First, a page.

Fresno County supervisors think they’re close to selling the University Medical Center. They’ll know by Oct. 10.
Fresno County Supervisors believe there’s enough bidder interest in the buildings and grounds to put it up for public bid, according to Supervisor Steve Brandau.
Supervisor Nathan Magsig said there are “interested parties.”
They will vote Tuesday to open the auction period to sell the 33-acre former hospital. Supervisors don’t want less than $6 million. They will pick the best bid at the Oct. 10 supervisor meeting.
Supervisor Steve Brandau said there has always been interest in the building located across from the Fresno Fairgrounds.
Main Hospital Building Is ‘at the End of Its Economic Life’
The two six-story towers and other buildings total 412,280 square feet, according to the county report.
But demolition costs have dissuaded a number of interested buyers, Brandau said. While the smaller buildings are in average to fair condition, the main hospital itself “has reached the end of its economic life,” the county report stated.
Demolition costs could be between $12 million and $13 million, according to Bobby Fena, senior vice president with Colliers International, the commercial real estate firm marketing the building.
The county spends $1 million annually to maintain the unoccupied portions of the hospital, according to the county report.
The Fresno County Department of Behavioral Health still operates at the site.
Considering the size of the parcel and the location, Brandau said the buyer would have a lot of flexibility for the use of the building.
Any housing built on the property would have to have at least 15% affordable units, according to the county report.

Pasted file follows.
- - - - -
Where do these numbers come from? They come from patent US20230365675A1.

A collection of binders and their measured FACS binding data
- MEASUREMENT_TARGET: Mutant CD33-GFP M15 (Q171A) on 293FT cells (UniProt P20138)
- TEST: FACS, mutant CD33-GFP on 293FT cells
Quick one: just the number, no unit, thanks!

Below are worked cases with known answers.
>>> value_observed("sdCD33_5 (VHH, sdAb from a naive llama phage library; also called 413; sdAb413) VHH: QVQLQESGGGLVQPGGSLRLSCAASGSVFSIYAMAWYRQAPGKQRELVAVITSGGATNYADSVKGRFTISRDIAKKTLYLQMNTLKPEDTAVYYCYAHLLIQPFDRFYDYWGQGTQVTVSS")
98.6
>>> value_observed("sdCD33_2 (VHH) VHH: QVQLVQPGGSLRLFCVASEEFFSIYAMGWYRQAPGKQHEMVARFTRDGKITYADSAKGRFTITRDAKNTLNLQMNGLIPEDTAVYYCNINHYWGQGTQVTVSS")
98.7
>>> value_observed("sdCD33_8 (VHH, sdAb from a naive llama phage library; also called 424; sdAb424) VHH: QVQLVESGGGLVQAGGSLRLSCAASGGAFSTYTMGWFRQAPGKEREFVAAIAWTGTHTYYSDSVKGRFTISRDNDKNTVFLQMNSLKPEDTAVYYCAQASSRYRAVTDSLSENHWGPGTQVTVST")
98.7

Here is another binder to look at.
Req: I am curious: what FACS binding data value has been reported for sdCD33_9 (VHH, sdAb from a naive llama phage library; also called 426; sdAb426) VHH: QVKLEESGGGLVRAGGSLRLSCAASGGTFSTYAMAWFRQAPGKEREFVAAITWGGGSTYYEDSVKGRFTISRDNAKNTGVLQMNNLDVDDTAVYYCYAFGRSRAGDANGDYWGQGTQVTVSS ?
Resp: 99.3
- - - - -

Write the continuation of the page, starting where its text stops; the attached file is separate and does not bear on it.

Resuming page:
Construction Group Claims County, City Colluded on UMC Building Debacle
In June 2021, county supervisors declared the land surplus, the first step in selling the building.
Construction company CMG came up with plans to build more than 800 units of housing in a mixed-use center at the site. However, CMG needed the city of Fresno to sign off on the agreement in order to access affordable housing construction dollars.
The city proposed in April 2021 to purchase the building at the $6 million price tag.
The deal fell apart when it came to light that a staff member for Supervisor Sal Quintero had a personal financial interest in CMG, Inc. — the construction company supervisors originally tapped to develop the project.
Fresno City Councilmembers in 2022 voted against the plan.
CMG sued both the county and the city for breach of contract, claiming the two parties conspired to torpedo the project in order to steal the company’s building designs, according to court documents.
A call made by GV Wire to CMG attorneys Nicholas Wagner and David Doyle seeking comment was not immediately returned.